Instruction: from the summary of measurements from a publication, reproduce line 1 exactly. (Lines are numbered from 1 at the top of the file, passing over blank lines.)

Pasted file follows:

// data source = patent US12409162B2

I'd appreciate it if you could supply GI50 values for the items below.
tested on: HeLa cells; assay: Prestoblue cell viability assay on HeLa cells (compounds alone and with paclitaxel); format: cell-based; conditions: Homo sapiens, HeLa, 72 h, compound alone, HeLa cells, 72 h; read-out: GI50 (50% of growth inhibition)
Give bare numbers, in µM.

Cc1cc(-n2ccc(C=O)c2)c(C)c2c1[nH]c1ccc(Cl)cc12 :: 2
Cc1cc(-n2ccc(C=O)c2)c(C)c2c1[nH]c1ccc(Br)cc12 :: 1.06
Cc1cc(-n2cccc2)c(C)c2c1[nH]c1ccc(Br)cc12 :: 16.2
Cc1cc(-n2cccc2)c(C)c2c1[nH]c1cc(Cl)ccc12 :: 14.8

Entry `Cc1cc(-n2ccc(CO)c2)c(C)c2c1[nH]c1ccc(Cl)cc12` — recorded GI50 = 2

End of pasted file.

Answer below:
// data source = patent US12409162B2